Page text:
Effects of pH on the decolorization of RBB
The decolorization efficiencies of this strain were compared across a range of pH values. The optimal pH for complete decolorization of RBB by P. aeruginosa CR-25 was 7. The dye was decolorized in the range of pH 5 to pH 9. After 24h of incubation, at pH 6 and 5, the decolorization was 86 and 79%, respectively which after 72h of incubation reached to 95 and 85% with biomass of 0.615 A660 and 0.551 A660 respectively (Figure 7). At pH 8, a 90% decolorization activity was recorded after 24 h which reached to 97% at 72 h with biomass of 0.638 A660. A noticeable decolorization activity and increase in biomass was observed at pH 9 after 72 h of incubation.
Ionic strength plays an important role for enzyme regulation. Figure 4 illustrates the change in biomass with decolorization in response to various pH. At pH 7 and 8, the decolorization of RBB was achieved to the extent of 94 -90%, while the Di was 161 and 224, respectively during 24h of incubation. At pH 7, maximum decolorization was achieved with lower Di values compared to others pH. At pH 8, the maximum Di was achieved. After 48h, there was no significant change in decolorization activity, but Di had a decreasing trend. At the end of 48h, at pH 9, the Di value was maximum which decreased during 48-72h. At pH values, the Di increased with increase in decolorization activity during 24h which then decreased during 48 to 72h, indicating towards increase in biomass without a significant increase in decolorization activity. There was not much increase in decolorization activity during 48-72h, but Di decreased with incubation time. The pH tolerance was similar to that observed for the decolourization of azo dyes in halophilic and halotolerant bacteria [19]. However, the pH range was wider as compared to those reported for other decolorizing bacteria [20]. The feature of decolorization under alkaline conditions suggests nobility for industrial applications, as processes using reactive azo dyes are performed under alkaline conditions [22].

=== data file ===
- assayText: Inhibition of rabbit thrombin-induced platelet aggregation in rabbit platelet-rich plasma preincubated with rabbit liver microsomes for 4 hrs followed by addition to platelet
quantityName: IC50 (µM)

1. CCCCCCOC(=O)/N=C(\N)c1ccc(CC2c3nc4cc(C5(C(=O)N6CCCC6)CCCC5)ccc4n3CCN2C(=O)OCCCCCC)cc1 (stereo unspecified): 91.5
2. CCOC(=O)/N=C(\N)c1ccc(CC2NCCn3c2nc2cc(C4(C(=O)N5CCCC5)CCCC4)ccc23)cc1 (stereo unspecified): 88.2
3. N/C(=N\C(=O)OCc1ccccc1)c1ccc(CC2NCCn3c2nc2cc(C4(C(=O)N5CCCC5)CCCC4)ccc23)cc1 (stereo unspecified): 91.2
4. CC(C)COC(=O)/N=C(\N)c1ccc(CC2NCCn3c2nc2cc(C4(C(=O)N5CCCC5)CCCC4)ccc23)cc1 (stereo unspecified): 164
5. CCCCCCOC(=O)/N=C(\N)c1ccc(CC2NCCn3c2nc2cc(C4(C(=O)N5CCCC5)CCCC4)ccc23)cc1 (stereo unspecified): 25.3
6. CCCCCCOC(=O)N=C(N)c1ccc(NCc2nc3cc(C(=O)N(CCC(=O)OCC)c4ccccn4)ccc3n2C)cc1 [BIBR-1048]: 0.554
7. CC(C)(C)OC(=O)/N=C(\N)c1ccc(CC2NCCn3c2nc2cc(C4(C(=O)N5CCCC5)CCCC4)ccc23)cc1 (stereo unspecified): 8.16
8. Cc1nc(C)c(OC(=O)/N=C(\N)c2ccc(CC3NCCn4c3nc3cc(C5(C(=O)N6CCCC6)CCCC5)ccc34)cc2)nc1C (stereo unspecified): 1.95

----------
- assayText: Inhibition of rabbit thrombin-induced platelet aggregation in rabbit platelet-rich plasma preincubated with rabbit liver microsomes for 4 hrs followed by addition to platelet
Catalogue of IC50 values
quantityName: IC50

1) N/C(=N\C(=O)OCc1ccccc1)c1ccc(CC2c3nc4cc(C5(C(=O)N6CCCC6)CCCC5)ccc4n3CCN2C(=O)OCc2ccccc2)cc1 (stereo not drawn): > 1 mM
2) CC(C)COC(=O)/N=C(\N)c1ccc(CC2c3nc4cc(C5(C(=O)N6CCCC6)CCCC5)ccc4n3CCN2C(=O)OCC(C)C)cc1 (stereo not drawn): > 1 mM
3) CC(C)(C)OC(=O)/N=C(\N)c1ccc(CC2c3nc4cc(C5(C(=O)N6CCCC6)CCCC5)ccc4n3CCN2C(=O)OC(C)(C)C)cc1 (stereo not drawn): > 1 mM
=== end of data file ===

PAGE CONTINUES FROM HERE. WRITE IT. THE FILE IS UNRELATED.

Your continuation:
Effects of size of inoculum on decolorization
Figure 8 shows the effects of size of inocula on decolorization of dyes. When the size of inoculum was 0.2 ml, 15% decolorization was obtained within 24h. However, between 36 to 48h, a 36% decolorization was achieved. A 22% decolorization was obtained within 24h with 0.4 ml inoculum size and 80% after 48h. The dye was rapidly decolorized in the flasks to which 1 ml inoculum was added. As the inoculum size increased from 0.6-0.8 ml, there was increase in decolorization. The decolorizing activity increased with increase in the inoculum size, reaching (88%, at 1% of inoculum) after 36h, beyond which, decolorization did not vary significantly. It can be concluded that under unlimited supply of dye and medium, if there is increase in the size of inoculum, the decolorization increases proportionately. However, in contrast to this observation, there was no proportionate increase in decolorization with increasing size of inoculum for Kurthia sp. [2].
Effects of temperature on the decolorization
Microbial growth is temperature specific and temperature is an important physical parameter that influences the cell metabolism. Variation in temperature decreases or increases the enzyme activity. Dye decolorization and degradation is an enzyme catalyzed reaction and thus, the rate will depend on the amount of dye decolorized.
After 24h of incubation, the maximum decolorization (94%) was obtained at 37°C. At 40°C and 50°C, the decolorization reduced to 26% and 5% respectively. At 60°C and 70°C, the decolorization of RBB was completely inhibited. Inhibition in decolorizing activity at higher temperatures can be attributed to the loss of cell viability or to the denaturation of azoreductase enzyme [23]. Wong & Yuen reported that Klebiella pneumoniae RS-13 decolorized of Methyl red in the temperature range of from 23 to 37°C, whereas, at 45°C decolorization was completely inhibited. Pseudomonas sp. reportedly decolorized Malachite green, Fast green, Brilliant green, Congo red and Methylene blue optimally at 37°C [25].
Effects of salt concentration on the decolorization